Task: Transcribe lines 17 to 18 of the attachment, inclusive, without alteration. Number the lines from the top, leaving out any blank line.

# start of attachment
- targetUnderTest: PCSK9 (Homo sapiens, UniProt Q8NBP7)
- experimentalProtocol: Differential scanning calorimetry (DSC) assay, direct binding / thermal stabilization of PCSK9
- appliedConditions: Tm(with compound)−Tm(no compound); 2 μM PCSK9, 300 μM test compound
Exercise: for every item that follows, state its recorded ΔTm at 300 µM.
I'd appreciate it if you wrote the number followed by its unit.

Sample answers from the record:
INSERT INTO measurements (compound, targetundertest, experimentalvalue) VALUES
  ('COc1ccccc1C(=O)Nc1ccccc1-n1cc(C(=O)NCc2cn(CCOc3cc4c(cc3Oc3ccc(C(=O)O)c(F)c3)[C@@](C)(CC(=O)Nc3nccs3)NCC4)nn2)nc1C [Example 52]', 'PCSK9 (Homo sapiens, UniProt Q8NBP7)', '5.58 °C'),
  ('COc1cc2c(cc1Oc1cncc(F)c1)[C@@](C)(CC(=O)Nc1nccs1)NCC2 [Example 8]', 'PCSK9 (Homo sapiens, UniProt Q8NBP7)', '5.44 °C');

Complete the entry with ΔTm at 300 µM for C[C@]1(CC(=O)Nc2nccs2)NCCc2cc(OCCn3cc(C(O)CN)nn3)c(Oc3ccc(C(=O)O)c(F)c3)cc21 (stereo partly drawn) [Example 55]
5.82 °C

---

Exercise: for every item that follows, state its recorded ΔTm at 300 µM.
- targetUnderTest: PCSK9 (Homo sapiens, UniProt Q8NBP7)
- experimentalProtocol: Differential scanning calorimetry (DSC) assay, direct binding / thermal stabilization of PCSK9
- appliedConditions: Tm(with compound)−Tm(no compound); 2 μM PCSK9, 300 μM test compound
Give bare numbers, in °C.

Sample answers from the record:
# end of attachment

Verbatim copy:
Give bare numbers, in °C.

Sample answers from the record: